- preventing ovulation (the release of eggs) in some women
- there are also local effects on the lining of the womb caused by the presence of the T-shaped frame – since Mirena is an intrauterine system (IUS)
- affecting the movement of sperm inside the womb, preventing fertilisation.
Mirena is not an emergency contraceptive.
Ask your doctor if you have any questions about why this medicine has been prescribed for you. Your doctor may have prescribed it for another reason.
BEFORE YOU USE MIRENA
Not all women can use Mirena. All products have benefits and risks. If you are unsure if Mirena is suitable for you, discuss this with your doctor.
Mirena should not be the first choice of contraception in young women who have not had a baby.
When you must not use it
Do not use Mirena if you have an allergy to:
- levonorgestrel, the active ingredient in Mirena
- any of the inactive ingredients listed at the end of this leaflet.
Some of the symptoms of an allergic reaction may include:
- shortness of breath
- wheezing or difficulty in breathing
- swelling of the face, lips, tongue or other parts of the body
- rash, itching or hives on the skin.
Do not use this medicine if you are pregnant or suspect you may be pregnant.
Do not give it to a child.
Do not use Mirena if you have, or have had any of the following medical conditions:
- undiagnosed vaginal bleeding from the womb
- abnormal cervix or womb, or fibroids which distort the cavity of the womb
- progestogen dependent tumours
- tumours in the cervix or womb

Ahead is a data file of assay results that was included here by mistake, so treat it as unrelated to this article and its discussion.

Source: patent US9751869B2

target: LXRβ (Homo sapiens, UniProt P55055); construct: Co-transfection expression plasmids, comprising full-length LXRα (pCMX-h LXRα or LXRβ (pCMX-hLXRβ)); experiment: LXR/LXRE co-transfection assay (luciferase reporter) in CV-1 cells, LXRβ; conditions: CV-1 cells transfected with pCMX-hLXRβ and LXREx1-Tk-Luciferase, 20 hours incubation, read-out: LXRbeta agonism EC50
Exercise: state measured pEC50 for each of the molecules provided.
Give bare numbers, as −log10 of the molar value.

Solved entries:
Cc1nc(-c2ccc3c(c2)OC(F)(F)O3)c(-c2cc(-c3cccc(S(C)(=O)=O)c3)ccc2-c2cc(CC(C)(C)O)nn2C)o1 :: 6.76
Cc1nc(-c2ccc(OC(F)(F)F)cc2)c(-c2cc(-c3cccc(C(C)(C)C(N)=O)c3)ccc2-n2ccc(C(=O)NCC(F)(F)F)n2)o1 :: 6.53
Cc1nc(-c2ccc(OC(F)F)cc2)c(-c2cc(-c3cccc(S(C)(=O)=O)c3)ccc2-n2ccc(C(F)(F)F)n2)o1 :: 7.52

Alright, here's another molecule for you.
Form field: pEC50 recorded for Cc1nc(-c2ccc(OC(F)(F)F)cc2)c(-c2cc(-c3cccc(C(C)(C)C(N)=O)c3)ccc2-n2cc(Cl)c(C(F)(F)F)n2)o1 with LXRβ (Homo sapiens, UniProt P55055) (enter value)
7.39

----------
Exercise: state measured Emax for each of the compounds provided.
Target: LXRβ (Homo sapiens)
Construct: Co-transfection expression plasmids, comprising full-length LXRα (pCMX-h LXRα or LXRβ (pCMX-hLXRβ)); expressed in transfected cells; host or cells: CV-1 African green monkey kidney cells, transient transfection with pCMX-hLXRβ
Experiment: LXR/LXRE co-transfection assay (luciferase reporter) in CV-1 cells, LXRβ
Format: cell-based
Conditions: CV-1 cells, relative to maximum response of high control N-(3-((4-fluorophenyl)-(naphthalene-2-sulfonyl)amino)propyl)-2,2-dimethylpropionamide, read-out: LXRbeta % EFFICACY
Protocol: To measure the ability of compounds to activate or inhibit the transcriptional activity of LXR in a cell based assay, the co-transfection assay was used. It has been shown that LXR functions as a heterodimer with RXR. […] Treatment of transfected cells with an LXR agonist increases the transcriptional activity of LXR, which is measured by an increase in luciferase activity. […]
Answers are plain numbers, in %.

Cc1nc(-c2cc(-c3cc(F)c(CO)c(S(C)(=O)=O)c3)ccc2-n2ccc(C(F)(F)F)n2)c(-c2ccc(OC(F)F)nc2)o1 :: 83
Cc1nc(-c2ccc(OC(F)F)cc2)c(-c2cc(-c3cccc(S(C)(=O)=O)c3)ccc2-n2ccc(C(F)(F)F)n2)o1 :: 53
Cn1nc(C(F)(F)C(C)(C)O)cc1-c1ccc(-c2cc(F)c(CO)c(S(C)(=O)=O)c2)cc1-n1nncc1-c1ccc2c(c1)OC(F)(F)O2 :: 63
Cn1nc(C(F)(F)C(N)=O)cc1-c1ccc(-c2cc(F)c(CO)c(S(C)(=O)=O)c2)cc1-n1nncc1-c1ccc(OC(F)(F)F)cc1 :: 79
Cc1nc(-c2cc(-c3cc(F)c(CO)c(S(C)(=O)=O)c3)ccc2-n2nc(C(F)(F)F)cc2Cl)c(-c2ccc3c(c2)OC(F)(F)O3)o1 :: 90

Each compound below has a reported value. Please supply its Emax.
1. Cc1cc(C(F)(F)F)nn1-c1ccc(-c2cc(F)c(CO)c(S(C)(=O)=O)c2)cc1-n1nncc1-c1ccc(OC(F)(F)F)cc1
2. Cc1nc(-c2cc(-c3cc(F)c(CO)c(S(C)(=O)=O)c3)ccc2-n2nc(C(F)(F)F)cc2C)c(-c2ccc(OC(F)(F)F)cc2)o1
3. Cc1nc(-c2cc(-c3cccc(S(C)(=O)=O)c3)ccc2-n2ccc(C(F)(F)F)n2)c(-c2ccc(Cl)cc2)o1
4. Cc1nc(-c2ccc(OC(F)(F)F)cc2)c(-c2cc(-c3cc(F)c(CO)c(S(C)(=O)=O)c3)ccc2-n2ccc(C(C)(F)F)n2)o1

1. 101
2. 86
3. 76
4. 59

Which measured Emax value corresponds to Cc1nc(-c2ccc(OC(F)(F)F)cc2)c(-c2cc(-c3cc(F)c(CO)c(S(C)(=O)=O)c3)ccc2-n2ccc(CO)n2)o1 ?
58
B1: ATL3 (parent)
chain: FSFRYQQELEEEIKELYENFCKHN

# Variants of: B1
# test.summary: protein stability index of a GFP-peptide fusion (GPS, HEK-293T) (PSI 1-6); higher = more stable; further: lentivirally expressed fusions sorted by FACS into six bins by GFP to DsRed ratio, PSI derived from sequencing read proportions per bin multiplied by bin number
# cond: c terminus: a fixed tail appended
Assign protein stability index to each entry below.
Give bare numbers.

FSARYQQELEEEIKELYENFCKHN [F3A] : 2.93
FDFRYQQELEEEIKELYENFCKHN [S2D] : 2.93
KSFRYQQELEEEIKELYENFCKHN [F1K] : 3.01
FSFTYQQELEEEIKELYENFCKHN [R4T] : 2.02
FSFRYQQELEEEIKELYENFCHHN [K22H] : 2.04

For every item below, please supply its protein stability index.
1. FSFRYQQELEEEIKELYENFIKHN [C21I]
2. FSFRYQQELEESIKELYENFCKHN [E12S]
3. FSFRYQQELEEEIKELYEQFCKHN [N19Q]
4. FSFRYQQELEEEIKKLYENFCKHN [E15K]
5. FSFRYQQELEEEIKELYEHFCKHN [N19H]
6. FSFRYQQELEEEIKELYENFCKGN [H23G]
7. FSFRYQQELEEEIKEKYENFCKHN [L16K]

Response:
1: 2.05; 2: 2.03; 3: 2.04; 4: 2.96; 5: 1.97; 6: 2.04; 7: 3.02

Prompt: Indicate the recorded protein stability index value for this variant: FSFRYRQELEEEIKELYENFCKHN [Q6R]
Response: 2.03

- liver disease or liver tumour
- if you have pelvic inflammatory disease or have had recurrent pelvic inflammatory disease in the past (infection of the female reproductive organs)
- if you have conditions associated with increased risk of developing pelvic infections
- lower genital tract infections
- infections of the womb after childbirth or after an abortion in the last three months
- infection or cell abnormalities in the cervix (opening to the womb)
Do not use this medicine after the expiry date printed on the pack. If it has expired or is damaged, return it to your pharmacist for disposal. The expiry date is printed on the carton and on the sachet after “To be inserted before” (e.g. 11 18 refers to November 2018). The expiry date refers to the last day of that month by which it should be inserted.
Do not use this medicine if the packaging is torn or shows signs of tampering.
If you are not sure whether you should start using this medicine, talk to your doctor.
Before you start to use it